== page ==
By Joel Huerto
There are certain images that are deeply embedded in the history of the NBA. There's the famous photo of Red Auerbach smoking a cigar on the sidelines in the Boston Garden as the Celtics are about to win the championship. The great decade of the 1980s was defined by the picture of Magic Johnson and Larry Bird fighting for position under the basket. Michael Jordan's game-winning shot in Game 6 of the 1998 NBA Finals not only captured Jordan's greatest moment but it also displayed the priceless reaction of the Utah fans as the Bulls inch closer to their sixth NBA title. And then there's the NBA logo. Although the league won't confirm it, the image clearly mirrors a young Jerry West driving to the hoop.
As good as those images were nothing compares to the iconic photograph of Wilt Chamberlain sitting on a bench and holding up a white piece of paper with the number "100" etched on it the night he set the NBA's unassailable single-game scoring record on March 2, 1962 in Hershey, Pa.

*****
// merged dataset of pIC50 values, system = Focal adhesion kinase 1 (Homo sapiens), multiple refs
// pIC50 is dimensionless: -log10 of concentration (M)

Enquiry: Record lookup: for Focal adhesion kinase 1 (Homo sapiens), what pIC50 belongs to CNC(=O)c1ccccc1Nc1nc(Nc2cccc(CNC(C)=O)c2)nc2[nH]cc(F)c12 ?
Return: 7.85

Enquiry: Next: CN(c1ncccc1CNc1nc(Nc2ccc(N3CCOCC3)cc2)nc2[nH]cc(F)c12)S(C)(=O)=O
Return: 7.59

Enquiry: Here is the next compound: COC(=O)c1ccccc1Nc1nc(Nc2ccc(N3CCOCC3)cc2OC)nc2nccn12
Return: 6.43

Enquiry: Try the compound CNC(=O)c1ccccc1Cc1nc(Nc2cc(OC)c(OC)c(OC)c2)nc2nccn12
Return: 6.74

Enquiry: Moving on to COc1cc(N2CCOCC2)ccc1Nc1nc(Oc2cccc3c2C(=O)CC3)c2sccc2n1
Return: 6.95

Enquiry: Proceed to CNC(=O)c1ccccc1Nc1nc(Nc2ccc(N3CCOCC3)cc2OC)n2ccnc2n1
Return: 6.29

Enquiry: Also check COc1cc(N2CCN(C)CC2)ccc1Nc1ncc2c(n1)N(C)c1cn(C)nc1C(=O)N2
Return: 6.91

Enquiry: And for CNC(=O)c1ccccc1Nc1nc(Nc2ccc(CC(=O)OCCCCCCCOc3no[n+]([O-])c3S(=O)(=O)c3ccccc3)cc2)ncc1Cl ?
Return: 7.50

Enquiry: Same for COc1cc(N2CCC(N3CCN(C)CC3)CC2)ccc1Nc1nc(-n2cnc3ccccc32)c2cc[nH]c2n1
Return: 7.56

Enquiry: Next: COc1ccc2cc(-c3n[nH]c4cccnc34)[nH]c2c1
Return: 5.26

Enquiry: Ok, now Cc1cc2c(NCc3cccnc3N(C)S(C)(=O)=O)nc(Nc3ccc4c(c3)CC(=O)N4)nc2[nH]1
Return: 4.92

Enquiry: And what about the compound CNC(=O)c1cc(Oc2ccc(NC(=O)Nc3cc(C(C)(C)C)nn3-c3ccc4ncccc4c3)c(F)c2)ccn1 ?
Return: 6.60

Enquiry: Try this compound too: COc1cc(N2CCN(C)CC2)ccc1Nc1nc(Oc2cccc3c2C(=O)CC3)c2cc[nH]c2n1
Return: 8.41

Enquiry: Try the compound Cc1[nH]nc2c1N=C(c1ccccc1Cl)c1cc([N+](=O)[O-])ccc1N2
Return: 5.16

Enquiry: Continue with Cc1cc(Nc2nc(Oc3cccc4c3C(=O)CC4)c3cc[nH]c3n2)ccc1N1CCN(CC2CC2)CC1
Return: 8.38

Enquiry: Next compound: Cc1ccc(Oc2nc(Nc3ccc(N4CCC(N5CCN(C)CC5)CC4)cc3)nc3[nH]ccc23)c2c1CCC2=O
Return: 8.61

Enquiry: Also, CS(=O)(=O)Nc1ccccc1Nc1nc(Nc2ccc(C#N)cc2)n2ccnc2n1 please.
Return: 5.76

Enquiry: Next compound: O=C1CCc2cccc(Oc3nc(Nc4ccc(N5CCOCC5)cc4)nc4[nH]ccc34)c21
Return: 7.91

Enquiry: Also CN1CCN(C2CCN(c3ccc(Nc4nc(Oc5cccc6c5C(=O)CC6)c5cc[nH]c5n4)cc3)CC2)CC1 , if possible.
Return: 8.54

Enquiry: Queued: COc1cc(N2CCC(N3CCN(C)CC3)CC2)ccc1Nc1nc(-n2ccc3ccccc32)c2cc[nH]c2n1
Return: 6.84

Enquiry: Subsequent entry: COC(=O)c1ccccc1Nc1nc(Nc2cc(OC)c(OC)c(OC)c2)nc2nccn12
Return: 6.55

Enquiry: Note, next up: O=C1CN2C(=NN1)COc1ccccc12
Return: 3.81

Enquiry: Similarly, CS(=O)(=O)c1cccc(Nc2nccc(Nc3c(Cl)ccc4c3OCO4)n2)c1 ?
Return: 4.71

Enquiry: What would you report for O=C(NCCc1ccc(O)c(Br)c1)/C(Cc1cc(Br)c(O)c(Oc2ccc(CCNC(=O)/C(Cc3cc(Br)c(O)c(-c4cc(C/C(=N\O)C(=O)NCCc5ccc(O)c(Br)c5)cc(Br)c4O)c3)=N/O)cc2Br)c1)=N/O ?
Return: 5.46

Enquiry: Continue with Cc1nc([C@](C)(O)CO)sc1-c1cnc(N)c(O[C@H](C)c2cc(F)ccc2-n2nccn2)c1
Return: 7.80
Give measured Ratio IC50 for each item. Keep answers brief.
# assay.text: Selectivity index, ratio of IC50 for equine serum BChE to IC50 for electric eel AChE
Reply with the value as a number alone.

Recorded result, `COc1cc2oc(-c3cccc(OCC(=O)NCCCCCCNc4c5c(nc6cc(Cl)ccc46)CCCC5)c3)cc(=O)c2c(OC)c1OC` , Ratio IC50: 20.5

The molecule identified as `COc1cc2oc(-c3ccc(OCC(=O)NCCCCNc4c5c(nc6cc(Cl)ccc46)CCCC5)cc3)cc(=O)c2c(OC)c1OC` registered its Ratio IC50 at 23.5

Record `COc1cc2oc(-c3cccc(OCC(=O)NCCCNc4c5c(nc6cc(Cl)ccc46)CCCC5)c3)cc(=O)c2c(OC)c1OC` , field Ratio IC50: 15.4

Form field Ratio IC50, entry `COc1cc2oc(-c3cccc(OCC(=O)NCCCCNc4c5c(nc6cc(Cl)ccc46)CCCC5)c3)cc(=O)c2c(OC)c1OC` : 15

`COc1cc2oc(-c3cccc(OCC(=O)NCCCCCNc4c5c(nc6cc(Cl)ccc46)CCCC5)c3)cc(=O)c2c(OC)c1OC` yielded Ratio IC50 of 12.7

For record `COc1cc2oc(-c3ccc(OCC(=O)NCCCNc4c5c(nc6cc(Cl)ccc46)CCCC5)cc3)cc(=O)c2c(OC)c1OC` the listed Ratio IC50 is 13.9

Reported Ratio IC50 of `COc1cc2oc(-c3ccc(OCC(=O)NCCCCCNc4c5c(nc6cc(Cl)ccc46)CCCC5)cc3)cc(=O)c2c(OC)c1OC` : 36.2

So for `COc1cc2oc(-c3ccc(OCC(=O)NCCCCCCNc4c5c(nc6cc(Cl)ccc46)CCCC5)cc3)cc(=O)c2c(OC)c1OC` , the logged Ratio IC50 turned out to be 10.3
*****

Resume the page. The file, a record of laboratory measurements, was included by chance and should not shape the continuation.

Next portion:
The photo was taken by Paul Vathis of The Associated Press. The man who concocted the whole idea was longtime NBA statistician Harvey Pollock. In the TV special "Wilt 100" that aired on NBA TV to celebrate the 50th anniversary of Chamberlain's record-setting night, Pollock recalled when Wilt sat on a stool inside the Warriors’ dressing room while Vathis waited to get his shot. Pollock -- who remains employed by the Philadelphia 76ers -- asked the photographer, "Did you take your pictures yet? He said, 'I don't know what to take. What can I do?'"
Pollack thought for a second and then went over to Philadelphia Bulletin writer Jim Heffernan.
"Harvey asked me 'Do you have any paper, Hef?'" Heffernan said. "I gave him a piece of copy paper where you wrote your story on."
Pollock scribbled "100" on the clean sheet of paper and handed it to Chamberlain. "Do you see this sign?" Pollock asked Wilt. "That indicates what you did here tonight, and a photographer is going to take a picture of you. [Wilt] said, 'Hey, great idea!'"
"It's just Wilt sitting on this bench kind of sheepishly looking at a camera holding up a piece of paper. But it works," said Gary Pomerantz, author of the book "Wilt, 1962." "It's as great as any image that's ever been taken in basketball. Whether is Julius Erving's dunks, or Michael Jordan levitating, or the sky hook by Kareem, that image trumps them all."
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